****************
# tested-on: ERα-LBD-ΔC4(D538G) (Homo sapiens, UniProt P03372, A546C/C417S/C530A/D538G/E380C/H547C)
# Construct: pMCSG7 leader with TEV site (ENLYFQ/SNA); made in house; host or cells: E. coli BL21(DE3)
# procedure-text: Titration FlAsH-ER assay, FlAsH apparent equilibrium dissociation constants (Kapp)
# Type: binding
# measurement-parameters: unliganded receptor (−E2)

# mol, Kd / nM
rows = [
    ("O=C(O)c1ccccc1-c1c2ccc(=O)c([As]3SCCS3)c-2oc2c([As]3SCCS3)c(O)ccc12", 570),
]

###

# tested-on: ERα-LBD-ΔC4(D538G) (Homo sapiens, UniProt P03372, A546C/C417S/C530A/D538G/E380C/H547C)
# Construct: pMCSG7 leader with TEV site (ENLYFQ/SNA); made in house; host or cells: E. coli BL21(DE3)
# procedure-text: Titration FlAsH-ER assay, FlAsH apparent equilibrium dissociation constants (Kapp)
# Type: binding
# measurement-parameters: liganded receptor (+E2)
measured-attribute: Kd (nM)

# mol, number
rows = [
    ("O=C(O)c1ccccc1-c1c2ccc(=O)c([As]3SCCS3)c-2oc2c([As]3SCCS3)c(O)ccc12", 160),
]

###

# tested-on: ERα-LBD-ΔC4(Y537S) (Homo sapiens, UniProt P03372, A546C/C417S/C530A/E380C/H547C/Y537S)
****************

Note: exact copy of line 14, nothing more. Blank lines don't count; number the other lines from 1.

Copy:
# Type: binding